Motorcycle Packing

Preparing Your Motorcycle for Winter

Preparing Your Motorcycle for Winter

he autumn leaves are turning brown. Cold winds blow across the land hinting of winters bone chilling cold. Soon the white flakes of old man winter will be filling the streets and the icy reach of his breath will freeze the land and ponds. The time has come to park and winterize your bike. Preparing your motorcycle for the winter is not as difficult as you might think.

Photo credit: @Flickr

Getting your motorcycle ready for winter doesn’t mean parking it in the corner of the garage and throwing a tarp over it, and then forgetting about its existence until spring. You need to perform a proper motorcycle winter maintenance program, which will protect your bike and make it easier to get it back on the road come spring.

Follow these steps to prepare your bike for winter storage.

  • To protect the painted surface and chrome parts from dust & moisture, clean your bike before you park it for the winter.
  • To stop your tires from cracking and/or rotting, place a piece of plywood under each tire, and make sure the bottom of the tire is sitting completely on the wood. If possible, putting the bike on a stand, and off the ground, is best.
  • Check the tire pressure, and if any tires are low inflate to the proper pressure. You should never park your bike with a flat tire as the tire is more prone to cracking this way.
  • Drain your bike’s oil and flush out the crankcase to stop corrosive deposits from forming through the winter.
  • Stop rust from forming on the chain by lubricating it using the oils recommended by the manufacture (see your owners manual). Clean the chain before you lube it. Any dirt left on the chain will cause the chain to wear faster and speed up the wearing of the sprockets.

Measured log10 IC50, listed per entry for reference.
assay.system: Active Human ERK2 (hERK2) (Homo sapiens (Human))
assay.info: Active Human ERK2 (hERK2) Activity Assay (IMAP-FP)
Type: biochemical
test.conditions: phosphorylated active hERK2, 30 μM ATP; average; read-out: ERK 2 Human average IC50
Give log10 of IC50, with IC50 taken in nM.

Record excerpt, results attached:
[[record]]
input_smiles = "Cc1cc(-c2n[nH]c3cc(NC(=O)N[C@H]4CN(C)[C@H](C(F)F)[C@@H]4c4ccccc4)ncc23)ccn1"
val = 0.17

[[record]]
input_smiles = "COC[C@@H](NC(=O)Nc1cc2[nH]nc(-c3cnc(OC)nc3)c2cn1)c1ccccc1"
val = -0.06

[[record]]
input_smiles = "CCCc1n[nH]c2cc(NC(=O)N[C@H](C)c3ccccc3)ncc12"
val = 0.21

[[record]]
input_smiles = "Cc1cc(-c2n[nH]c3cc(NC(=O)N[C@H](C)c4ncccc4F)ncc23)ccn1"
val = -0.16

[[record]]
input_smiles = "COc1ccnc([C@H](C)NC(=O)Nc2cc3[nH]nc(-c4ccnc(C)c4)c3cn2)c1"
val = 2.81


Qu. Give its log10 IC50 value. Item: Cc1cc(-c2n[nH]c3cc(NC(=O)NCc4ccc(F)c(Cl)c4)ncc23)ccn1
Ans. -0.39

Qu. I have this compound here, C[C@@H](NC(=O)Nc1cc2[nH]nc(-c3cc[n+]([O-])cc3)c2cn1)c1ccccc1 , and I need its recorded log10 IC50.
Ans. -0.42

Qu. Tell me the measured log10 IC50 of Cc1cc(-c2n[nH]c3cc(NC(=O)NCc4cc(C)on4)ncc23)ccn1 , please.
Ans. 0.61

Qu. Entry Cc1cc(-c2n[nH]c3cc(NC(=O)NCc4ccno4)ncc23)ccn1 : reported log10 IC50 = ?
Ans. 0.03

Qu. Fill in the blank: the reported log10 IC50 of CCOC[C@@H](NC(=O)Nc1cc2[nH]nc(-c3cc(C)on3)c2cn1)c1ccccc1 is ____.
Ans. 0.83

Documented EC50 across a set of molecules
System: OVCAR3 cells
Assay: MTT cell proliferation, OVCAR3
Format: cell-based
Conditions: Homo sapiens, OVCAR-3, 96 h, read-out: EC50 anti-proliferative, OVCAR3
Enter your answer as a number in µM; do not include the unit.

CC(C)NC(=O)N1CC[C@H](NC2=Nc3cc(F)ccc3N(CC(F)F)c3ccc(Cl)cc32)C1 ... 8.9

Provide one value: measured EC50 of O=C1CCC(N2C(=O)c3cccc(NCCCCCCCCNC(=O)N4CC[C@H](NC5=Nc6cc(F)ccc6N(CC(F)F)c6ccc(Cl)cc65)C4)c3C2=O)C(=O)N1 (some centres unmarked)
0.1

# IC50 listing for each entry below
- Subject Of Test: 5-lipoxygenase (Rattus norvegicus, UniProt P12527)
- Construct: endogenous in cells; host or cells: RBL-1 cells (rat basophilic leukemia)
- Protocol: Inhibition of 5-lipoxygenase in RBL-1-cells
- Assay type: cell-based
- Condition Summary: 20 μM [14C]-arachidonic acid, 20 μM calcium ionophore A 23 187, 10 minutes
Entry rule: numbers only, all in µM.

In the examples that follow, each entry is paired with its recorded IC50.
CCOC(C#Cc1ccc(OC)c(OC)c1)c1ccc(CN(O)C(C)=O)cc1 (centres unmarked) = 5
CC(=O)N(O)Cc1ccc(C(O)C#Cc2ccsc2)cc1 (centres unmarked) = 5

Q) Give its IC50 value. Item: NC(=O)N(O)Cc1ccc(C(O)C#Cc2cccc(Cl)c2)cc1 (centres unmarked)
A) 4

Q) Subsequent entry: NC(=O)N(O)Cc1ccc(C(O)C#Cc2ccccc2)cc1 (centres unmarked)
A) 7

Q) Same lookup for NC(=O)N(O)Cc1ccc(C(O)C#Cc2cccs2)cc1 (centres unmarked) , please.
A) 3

• Old gasoline can plug the carburetor and fuel line. Gas sediments can clog the fuel lines so drain all fuel from the tank, carburetors, and fuel lines. If you’re keeping the gasoline in the tank, at least use a fuel stabilizer.
  • Check your bike’s wiring by sliding you fingers along any of the exposed wiring feeling for cracks and/or breaks. Visually inspect when you can. If there is damage to the casing repair or replace.
  • Check all connectors to make sure they are tight.
  • Carefully disconnect the battery cables so you don’t short the battery out. Over the winter months, the battery will discharge and this can cause the battery to freeze and crack if you leave it connected. Remove it and store it in a warm vented place sitting on a piece of plywood to catch any acid leaks. Connecting it to a battery tender of some sort will keep it at optimum charge level through the winter.
  • Clean the battery posts and cables using a fine steel wool or a battery cleaning tool. Once the posts are clean, apply Vaseline. This will not effect the cable connections when you hook up the battery in the spring.
  • Never let the battery go uncharged for longer than a two week period.
  • Examine the brakes for any wear or damage to the pads or the rotors. Make sure you top up the brake reservoir.

By following these few simple preparations, you’ll be on your bike as soon as the snow melts in spring. Just add oil and gas, and reconnect the battery, and you’ll be ready to hit to roads!

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